On July 15 the Germans launched another offensive, the western flank of which crossed the Marne River near Mézy and Varennes and entered the sector of the 7th Infantry of the 3d Division. The attempts of two German divisions to pierce the front of the 3d Division were defeated.  The enemy subsequently withdrew to the north bank of the Marne during the night. The 111th Infantry, 28th Division, was attached to the 3d Division and on July 16 advanced to the high ground between Crézancy and Fossoy. On July 17th the line was reestablished along the Marne River west of Mézy. Owing to the successful Aisne-Marne counteroffensive launched southwest of Soissons on July 18 by American and French troops, the Germans abandoned the gains made in the July 15 attack south of the Marne and east of the sector of the 3d Division, and withdrew to the north bank during the night of July 19-20. On July 19 they had decided to evacuate the Marne salient. This evacuation commenced on the night of July 20-21. Fighting continued through the end of July and during this time the enemy withdrew to the line of the Ourcq River.
The 3d Division was relieved on this line by the 32d Division during the night of July 29-30, and assembled as reserve of the French XXXVIII Corps in the vicinity of Château-Thierry. From Château-Thierry, the division moved by stages to the St. Mihiel region as part of the concentration of the American First Army for the St. Mihiel Offensive.

Total Division losses, including attached units, (wounded, died from wounds and killed in action) for the defensive actions in Champagne beginning on May 31 and the Aisne-Marne action between July 18 and Aug 13 were 7,271 of all ranks.

On July 24, while the Aisne-Marne offensive was still in progress, a strategic offensive plan was agreed upon by the Allies which included a mission for an American army. The immediate purpose of this plan was to reduce the various Western Front salients which interfered with regular railroad communications. One of these was the St. Mihiel salient. It was originally planned that the attack on the St. Mihiel salient would be exploited to the fullest extent. On September 2, however, it was decided that the First Army would launch the more ambitious Meuse-Argonne Offensive later in the month. The St. Mihiel Offensive, therefore, was limited to clearing the salient only so far as was necessary to insure the safety of the later operation.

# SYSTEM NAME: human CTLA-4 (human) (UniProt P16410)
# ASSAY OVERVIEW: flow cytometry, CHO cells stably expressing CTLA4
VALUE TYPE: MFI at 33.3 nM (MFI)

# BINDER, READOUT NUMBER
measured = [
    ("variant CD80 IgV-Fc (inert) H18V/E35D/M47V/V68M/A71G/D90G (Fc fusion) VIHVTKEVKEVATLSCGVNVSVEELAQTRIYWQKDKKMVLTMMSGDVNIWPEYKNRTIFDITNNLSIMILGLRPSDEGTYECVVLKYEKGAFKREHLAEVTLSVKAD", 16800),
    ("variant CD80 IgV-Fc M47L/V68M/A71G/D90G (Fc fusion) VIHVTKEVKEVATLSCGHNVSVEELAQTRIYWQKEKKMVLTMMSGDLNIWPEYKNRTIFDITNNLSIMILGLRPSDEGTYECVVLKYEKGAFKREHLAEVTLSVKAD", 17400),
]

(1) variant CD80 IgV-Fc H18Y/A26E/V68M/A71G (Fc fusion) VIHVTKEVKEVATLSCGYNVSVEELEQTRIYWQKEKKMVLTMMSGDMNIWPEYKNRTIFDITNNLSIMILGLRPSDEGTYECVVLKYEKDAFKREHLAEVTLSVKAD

The following paragraphs, in italic, are a synopsis of the service of the 3d Division in the St. Mihiel and Meuse-Argonne Offensives:
When the St. Mihiel Offensive opened on September 12, the 3d Division was in reserve and when the success of the operation was assured, the division moved to the Meuse-Argonne region.
The 3rd Division relieved the 79th Division in the vicinity of Nantillois during the evening of September 30. The division attacked on October 4 and advanced about 1,500 meters. Attacks between October 5 and October 8 failed to make any substantial progress, but on October 9 the front line was advanced another 1,500 meters to the northern edge of Bois de Cunel.
By October 11 the right of the division advanced to positions about 400 meters south of Cunel. On October 12 and 13 it relieved the forward elements of the 4th and 5th Divisions in Bois de Forêt and east and south of Cunel. On October 14 the division attacked in the direction of Cléry-le-Grand and there was a further gain of about 500 meters on the 15th. The troops in Bois de la Pultière were relieved by the 5th Division on the 17th and 18th.
On October 18 the 3d Division took over the zone of the 4th Division to its right. Clairs Chênes wood was captured on October 20. By the 22nd the Bois de Forêt was completely occupied and on October 23 the line was advanced to positions about 1 kilometer southwest of Cléry-le-Grand, where it remained until October 26. The 3d Division was relieved by the 5th Division during the night of October 26-27.

Total Division losses, including attached units, (wounded, died from wounds and killed in action) for the Meuse-Argonne Offensive action between Sept 26th and Nov 1st were 7,940 of all ranks.

Following the Armistice the division, as part of the Army of Occupation, began to move via Luxemburg to the district of Mayen, 30 kilometers west of Coblenz, in Germany arriving on December 12. On August 5 the division moved to Brest in preparation for return to the United States. Sailings were begun on August 10 and the last elements arrived in the United States on August 28.